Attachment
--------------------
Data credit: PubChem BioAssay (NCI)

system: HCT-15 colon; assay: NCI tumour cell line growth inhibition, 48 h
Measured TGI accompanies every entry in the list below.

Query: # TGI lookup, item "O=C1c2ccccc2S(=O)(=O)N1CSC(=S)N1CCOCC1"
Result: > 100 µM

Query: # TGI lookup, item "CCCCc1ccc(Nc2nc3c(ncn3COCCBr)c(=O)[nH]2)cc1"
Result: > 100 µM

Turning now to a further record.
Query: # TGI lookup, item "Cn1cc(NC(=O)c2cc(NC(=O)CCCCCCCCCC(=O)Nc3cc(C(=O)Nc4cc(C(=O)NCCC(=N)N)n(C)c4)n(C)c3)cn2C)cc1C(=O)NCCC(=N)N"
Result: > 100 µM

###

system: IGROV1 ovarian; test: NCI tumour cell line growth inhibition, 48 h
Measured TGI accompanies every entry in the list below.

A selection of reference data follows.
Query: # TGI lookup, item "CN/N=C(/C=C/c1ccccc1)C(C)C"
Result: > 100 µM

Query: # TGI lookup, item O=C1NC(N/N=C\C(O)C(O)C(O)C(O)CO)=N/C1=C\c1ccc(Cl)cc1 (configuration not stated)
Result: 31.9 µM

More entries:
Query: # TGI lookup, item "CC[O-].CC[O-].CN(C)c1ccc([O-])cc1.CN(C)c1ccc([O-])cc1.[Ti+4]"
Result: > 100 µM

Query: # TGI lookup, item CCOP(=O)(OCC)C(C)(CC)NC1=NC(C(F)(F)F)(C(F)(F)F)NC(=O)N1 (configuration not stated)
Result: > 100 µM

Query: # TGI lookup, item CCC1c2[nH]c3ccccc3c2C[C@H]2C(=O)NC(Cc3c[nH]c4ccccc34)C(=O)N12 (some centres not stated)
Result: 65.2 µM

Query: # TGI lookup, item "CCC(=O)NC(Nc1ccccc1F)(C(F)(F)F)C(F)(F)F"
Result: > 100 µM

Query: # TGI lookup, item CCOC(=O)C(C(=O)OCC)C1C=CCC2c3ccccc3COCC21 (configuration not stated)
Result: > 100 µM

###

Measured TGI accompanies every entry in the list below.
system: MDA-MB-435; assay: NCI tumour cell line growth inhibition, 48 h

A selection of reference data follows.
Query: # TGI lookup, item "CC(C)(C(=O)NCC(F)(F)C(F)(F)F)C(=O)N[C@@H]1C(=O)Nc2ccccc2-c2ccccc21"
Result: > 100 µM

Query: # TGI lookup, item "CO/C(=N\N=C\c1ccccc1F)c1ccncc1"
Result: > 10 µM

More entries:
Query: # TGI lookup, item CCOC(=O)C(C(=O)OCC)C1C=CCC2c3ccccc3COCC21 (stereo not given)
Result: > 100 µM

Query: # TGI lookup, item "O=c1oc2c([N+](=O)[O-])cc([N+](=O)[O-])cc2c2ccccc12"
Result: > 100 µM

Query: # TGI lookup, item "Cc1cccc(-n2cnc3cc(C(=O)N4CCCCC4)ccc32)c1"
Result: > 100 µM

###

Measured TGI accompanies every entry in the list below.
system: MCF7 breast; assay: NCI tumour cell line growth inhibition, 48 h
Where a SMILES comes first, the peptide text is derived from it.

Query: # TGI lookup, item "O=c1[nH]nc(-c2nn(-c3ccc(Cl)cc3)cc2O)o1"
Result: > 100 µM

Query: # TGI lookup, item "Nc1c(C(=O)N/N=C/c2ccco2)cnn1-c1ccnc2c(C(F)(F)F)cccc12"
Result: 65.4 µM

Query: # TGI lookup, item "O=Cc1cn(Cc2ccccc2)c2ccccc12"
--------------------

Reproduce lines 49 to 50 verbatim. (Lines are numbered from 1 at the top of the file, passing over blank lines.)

Query: # TGI lookup, item "O=c1[nH]nc(-c2nn(-c3ccc(Cl)cc3)cc2O)o1"
Result: > 100 µM